Windows Server In place upgrades with regards major versions

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Hi Folks

I have looked into the main ways O/S upgrades (between major versions from 2019 to 2022 for example) can be performed on EC2 Instances. Obviously those being using the automation documents and also the method by which you can attach a volume and the end result creates a new AMI as an output for you to use. Bottom line neither of these really suit our current setup as a organisation. The first method is very involved and the second means creating a fresh instance from the AMI that will ultimately have a different ID and IP address. To explain a little further on this; we have over 300+ instances that are unique to our clients housing our web product so performing an upgrade using either way is as involved as it gets if we are todo this *manually as he have in the past and did do for the last major Windows Server 2019 to 2022 exercise.

  • By this I mean creating a fresh instance from one of our AMIs that has the latest windows OS, using that new instance and copying over product and systems to it, configuring settings in our product for the change in IP and decommissioning the older 2019 server instance.

As you can imagine this can be quite a labour intensive task for our technicians especially over 300+ instances and mainly done out of hours not to affect our clients.

My question is has anyone had any experience (or recommendations) in automating and having a similar setup or process? In an ideal world the process would be something along the lines of 1) a snapshot is created just before OS update, the current instance performs an inplace Windows upgrade to the latest version, restarts itself if required so that we don't have to migrate our product per instance either.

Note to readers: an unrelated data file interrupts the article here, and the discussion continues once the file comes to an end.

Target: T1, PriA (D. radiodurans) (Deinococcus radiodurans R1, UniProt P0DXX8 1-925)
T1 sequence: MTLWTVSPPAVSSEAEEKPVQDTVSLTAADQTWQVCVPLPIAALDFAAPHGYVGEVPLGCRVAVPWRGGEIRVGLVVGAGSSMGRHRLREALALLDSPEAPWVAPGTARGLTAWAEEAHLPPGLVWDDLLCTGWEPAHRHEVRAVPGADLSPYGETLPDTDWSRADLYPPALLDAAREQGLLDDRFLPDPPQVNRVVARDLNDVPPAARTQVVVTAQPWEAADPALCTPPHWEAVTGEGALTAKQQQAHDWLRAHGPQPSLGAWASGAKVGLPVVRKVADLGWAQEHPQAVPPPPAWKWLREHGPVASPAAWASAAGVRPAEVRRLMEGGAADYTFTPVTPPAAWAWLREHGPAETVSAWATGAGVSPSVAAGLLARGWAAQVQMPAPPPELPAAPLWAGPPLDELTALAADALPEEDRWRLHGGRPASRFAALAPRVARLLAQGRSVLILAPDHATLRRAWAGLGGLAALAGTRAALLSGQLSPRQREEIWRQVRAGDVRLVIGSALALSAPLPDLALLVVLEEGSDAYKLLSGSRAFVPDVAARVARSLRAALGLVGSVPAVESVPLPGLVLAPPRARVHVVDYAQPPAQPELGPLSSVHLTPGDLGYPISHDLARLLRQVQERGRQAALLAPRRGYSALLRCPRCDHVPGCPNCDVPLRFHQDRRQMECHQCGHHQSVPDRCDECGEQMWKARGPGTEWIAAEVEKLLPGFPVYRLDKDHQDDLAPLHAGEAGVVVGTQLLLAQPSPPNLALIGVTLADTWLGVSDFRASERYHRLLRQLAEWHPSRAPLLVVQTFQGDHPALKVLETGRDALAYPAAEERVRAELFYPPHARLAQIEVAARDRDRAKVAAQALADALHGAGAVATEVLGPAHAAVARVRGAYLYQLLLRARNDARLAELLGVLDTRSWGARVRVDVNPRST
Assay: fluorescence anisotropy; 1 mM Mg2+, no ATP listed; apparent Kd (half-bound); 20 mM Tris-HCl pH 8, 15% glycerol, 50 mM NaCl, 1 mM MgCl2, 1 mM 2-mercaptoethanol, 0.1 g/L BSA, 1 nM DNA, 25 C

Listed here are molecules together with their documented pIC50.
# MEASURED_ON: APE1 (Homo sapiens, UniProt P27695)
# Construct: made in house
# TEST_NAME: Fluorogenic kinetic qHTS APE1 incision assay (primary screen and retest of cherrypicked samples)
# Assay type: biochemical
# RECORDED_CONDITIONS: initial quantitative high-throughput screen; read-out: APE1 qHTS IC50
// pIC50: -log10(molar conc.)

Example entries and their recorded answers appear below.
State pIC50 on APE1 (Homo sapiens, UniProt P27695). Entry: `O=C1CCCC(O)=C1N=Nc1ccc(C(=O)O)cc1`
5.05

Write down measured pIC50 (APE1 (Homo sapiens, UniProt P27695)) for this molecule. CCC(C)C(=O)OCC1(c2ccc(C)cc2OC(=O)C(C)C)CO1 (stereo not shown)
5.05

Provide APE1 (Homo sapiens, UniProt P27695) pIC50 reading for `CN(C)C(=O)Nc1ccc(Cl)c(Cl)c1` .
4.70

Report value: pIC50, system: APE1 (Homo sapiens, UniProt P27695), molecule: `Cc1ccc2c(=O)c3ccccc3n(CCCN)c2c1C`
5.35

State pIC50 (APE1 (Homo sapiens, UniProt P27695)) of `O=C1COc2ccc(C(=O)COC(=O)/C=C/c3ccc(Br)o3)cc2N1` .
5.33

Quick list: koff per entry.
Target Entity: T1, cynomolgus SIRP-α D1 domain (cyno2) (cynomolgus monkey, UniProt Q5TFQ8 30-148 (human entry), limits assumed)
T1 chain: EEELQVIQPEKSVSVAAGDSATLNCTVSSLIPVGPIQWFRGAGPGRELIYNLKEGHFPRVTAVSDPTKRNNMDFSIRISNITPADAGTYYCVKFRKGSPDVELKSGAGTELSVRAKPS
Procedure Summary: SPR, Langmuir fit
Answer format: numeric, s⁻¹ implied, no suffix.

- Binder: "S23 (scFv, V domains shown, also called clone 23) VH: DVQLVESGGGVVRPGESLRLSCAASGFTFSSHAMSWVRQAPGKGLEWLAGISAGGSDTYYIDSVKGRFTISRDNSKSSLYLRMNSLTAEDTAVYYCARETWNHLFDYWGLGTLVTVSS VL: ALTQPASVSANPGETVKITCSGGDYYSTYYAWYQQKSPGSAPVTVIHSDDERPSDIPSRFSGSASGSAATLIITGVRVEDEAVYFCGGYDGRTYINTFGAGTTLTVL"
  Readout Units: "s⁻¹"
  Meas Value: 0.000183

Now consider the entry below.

Any thoughts welcome - TIA

RSBWFC
asked 3 months ago345 views
1 Answer
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There is SSM automation you can try that has below workflow in your test environment to see if it fits your use case. "The upgrade operation is a multi-step process that can take 2 hours to complete. We recommend performing an operating system upgrade on instances with at least 2 vCPUs and 4GB of RAM. The automation creates an AMI from the instance and then launches a temporary instance from the newly created AMI in the SubnetId that you specify. The security groups associated with your original instance are applied to the temporary instance. The automation then performs an in-place upgrade to the TargetWindowsVersion on the temporary instance. To upgrade your Windows Server 2008 R2 instance to Windows Server 2016, 2019, or 2022, an in-place upgrade is performed twice because directly upgrading Windows Server 2008 R2 to Windows Server 2016, 2019, or 2022 is not supported. The automation also updates or installs the AWS drivers required by the temporary instance. After the upgrade, the automation creates a new AMI from the temporary instance and then terminates the temporary instance."

--> For your concern related to changing IP address: Once you verify the new AMI by going through your verification checklist, If it passes your tests and you're ready to use this new AMI, you can try creating volumes from the new AMI, stop current active instance and swap existing volumes with these new volumes.

https://docs.aws.amazon.com/AWSEC2/latest/WindowsGuide/automated-upgrades.html https://docs.aws.amazon.com/systems-manager-automation-runbooks/latest/userguide/automation-awsec2-CloneInstanceAndUpgradeWindows.html

AWS
answered 3 months ago
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EXPERT
reviewed 2 months ago
  • Thanks for the reply; but that still means creating a new EC2 instance from the "new" AMI which will have a different IP and instance ID wont it?

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